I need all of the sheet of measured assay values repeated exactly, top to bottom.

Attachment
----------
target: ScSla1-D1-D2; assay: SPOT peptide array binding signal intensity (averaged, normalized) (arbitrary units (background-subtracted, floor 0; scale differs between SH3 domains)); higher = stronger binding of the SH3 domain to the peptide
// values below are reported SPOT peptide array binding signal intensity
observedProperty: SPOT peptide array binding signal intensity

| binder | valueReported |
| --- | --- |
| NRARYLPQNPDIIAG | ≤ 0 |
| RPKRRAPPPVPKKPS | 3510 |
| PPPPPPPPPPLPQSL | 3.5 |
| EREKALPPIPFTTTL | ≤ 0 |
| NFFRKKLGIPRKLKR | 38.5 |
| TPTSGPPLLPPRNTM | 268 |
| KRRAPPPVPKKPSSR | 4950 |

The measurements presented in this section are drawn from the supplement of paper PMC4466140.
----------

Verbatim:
target: ScSla1-D1-D2; assay: SPOT peptide array binding signal intensity (averaged, normalized) (arbitrary units (background-subtracted, floor 0; scale differs between SH3 domains)); higher = stronger binding of the SH3 domain to the peptide
// values below are reported SPOT peptide array binding signal intensity
observedProperty: SPOT peptide array binding signal intensity

| binder | valueReported |
| --- | --- |
| NRARYLPQNPDIIAG | ≤ 0 |
| RPKRRAPPPVPKKPS | 3510 |
| PPPPPPPPPPLPQSL | 3.5 |
| EREKALPPIPFTTTL | ≤ 0 |
| NFFRKKLGIPRKLKR | 38.5 |
| TPTSGPPLLPPRNTM | 268 |
| KRRAPPPVPKKPSSR | 4950 |

The measurements presented in this section are drawn from the supplement of paper PMC4466140.